The Atlanta 100: Your Body: Tongue Tied

Frenulum (Latin for “little bridle”) restricts the motion of a mobile organ in the body. One of the body’s frenulums is located in your mouth. The Frenulum Linguae is the small cord of tissue that secures the tongue to the floor of the mouth. The little string is just the right length to allow the tongue mobility to form sounds. For the rest, click here.

Will Medical Marijuana Become Reality in Georgia?

Much to many Georgia citizens’ surprise, the state may become the first Southern state to legalize medical marijuana. In 2013, voters in Colorado and Washington approved resolutions to legalize the recreational use of marijuana. Georgia’s bill will be much more limited than the Pacific Northwestern states’ legislation. Marijuana-use will only be approved for those suffering from cancer, glaucoma or seizure disorders.

The bill has passed in the House and now must be approved by the Senate and Governor Deal. The legislation is called Haleigh’s Hope Act, named after a four-year-old Georgia girl with epilepsy who sometimes suffers up to 100 seizures in one day. A non-psychoactive marijuana derivative, cannabidiol, would provide significant relief.

There are multiple pro-marijuana organizations that have campaigned for years to liberalize marijuana laws in Georgia. As public opinion continues to shift towards liberalization, it is unlikely Washington and Colorado will be the last states to implement pro-marijuana laws.

…read the full article here.

The Atlanta 100: Your Body: The Cornea

Two-thirds of the eye’s total optical power comes from the cornea, the transparent front of the eye that covers the pupil, iris and anterior chamber. The cornea is filled with nerve endings and lacks blood vessels, making the tissue quite unique and the area quite sensitive. For the rest, click here.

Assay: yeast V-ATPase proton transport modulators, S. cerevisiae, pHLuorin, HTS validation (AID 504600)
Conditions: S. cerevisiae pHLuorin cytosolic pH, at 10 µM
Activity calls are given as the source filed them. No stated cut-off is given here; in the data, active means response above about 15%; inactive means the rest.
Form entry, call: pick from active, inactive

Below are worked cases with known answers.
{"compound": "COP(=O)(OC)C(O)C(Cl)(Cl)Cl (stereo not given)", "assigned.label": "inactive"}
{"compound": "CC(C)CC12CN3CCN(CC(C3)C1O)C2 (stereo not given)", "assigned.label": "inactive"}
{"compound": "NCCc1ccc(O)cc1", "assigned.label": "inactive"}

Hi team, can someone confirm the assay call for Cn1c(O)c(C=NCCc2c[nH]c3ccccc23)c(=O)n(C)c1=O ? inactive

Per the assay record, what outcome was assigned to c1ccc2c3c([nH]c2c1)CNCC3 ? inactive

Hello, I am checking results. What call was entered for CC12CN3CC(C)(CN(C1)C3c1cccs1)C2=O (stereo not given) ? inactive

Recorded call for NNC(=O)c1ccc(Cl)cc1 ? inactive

The Atlanta 100: Your Body: The Small Intestine

Most of us don’t like to give our intestines a second thought. However, today we are delving into the small intestine, which lies between the stomach and large intestine. The three structures that make up the small intestine help with digestion and absorption of food. For the rest, click here.

ADHD Symptoms, Diagnosis and Management

The rapidly approaching spring afternoons are enough to distract even the most focused adults. The skills we learn to stay focused and manage time begin developing during childhood. However, the number of children diagnosed with attention deficit hyperactivity disorder (ADHD) has increased annually 5.5 percent across the globe.

As the rates of diagnosis rise, many have called attention to the possibility of over diagnosis. Some studies have attributed rising state and federal standards for schools as a reason for increased diagnosis. Others blame drug companies and their pursuit of profit.

Many resources exist for parents who think their child may be suffering from ADHD. To properly diagnose ADHD, a doctor should rule out the possibility of an underlying cause, such as a learning disability or vision issue, that could be impeding a child’s attention span. Then, upon receiving a true ADHD diagnosis, learning to manage the ADHD can begin.

…read the full article here.

The Role of Meat in the Modern-Day Diet

In the final installment of this four-part food series, we discuss the importance of sustainable, local meat. Most of the meat in the United States is produced on a large scale and is heavily industrialized to drive the cost down as low as possible for consumers and producers. To find nearby sustainable meat, visit the USDA and Local Harvest websites to find a small-scale farmer.